How does that feel? Do you feel like you’re being swallowed up?
Jesus continued: “You have heard that it was said: You shall not commit adultery.” The sixth commandment. Who’s broken this one lately? Jesus said, “Everyone who looks at a woman with lust has already committed adultery with her in heart.” And Jesus us the remedy for this one. He said, “If your eye is causing you to sin, tear it out. And if your hand is causing you to sin, cut it off.”
How are you feeling now? Swallowed up yet?
And then Jesus talked about divorce. “If you divorce someone, you are committing adultery. If you marry a divorced person, you are committing adultery.” I know that many of you have been divorced. And I know that many of you are now in a more loving relationship with your current spouse than you ever were with your first.
Swallowed up yet?
If these things are what God demands of us, then we will never fulfill them. The storm has come, we have been thrown off the boat, we have been swallowed whole by the whale.
But the belly of the whale was not the place of Jonah’s death. It was the place of Jonah’s rebirth, like a cocoon preparing him to reemerge as something new. God does not desire to inflict punishment or revenge on us. When we are swallowed up by God’s law, it does not destroy us. It leads us to remember. Remember who God is. Remember who we are.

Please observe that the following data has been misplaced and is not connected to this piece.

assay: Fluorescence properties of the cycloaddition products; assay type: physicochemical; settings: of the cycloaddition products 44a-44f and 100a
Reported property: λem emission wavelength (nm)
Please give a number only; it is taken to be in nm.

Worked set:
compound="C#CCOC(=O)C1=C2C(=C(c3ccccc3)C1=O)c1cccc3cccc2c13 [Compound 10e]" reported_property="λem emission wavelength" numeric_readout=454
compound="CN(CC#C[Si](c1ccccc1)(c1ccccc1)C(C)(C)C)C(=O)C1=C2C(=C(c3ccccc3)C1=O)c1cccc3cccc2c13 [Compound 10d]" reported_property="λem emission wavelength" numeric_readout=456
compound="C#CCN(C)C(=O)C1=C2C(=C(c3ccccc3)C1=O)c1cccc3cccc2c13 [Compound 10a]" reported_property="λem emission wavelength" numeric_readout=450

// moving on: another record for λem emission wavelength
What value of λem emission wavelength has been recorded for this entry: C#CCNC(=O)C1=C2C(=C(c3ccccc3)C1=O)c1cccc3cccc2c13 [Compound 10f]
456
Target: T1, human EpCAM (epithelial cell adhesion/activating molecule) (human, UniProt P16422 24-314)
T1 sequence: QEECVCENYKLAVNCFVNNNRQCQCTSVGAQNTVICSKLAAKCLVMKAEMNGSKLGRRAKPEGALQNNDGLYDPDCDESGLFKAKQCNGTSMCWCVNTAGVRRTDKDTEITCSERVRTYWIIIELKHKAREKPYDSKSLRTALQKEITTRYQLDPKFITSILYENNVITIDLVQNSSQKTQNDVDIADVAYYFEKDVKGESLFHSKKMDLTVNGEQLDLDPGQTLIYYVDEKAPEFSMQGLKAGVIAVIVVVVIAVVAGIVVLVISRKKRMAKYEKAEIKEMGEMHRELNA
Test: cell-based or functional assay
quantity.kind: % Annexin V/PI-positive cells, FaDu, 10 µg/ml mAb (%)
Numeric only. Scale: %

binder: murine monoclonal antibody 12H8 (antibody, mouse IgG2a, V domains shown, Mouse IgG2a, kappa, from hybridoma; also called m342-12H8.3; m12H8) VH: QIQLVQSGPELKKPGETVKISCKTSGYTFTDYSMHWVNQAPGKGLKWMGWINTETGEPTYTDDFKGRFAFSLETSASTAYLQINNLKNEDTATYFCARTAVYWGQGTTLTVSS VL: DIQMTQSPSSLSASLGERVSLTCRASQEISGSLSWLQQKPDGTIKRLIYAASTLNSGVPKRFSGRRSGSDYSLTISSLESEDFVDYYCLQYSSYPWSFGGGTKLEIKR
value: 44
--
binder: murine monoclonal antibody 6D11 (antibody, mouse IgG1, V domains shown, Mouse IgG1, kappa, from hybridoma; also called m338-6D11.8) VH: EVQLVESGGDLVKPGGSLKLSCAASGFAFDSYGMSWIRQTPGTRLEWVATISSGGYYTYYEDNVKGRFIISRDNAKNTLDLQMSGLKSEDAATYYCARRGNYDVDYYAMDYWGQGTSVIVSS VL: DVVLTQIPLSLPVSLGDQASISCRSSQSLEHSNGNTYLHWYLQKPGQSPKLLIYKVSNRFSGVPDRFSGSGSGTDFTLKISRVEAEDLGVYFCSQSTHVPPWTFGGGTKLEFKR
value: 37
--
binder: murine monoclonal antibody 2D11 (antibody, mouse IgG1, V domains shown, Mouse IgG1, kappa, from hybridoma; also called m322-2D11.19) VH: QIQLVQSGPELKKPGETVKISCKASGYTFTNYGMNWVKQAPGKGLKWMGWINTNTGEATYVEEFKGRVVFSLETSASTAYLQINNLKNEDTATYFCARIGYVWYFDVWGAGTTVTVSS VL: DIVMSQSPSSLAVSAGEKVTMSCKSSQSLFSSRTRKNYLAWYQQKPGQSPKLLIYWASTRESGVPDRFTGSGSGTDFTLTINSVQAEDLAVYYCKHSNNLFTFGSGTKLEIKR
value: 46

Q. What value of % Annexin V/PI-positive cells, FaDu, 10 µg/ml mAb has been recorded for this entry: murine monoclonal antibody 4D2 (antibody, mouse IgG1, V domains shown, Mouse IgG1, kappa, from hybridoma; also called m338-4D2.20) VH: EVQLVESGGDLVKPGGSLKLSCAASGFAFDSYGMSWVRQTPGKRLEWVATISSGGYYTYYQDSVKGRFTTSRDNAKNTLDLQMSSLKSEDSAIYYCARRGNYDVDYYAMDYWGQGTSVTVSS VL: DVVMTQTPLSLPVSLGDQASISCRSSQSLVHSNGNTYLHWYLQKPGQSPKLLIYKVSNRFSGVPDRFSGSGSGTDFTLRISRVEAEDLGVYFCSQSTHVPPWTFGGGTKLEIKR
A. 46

Inside the belly of the whale, Jonah remembered that God was the god who comes to people in their distress, the god who hears us. Jonah remembered that he himself was called to be God’s prophet in the world. And he called to God, proclaiming, “Deliverance belongs to the Lord!”
Inside the belly of our whale, we remember who God is. We remember what we’ve heard Jesus say over the past two weeks. We remember his words, words that come just before today’s reading from Matthew.
Words like these: You are the light of the world.
Words like these: Blessed are you.
These words tell us who God is, the god of light and the god of blessings. And they tell us who we are: the blessed of God, the people through whom God shines light on the world. And how did we become these things? Not through anything we’ve done. But because Christ came to us, and touched us, and healed us, and made us his own, and he is still doing it today. God’s not finished with you yet. A wise woman once told me, “God loves me so much that he accepts me exactly as I am. But he also loves me too much to let me stay that way.”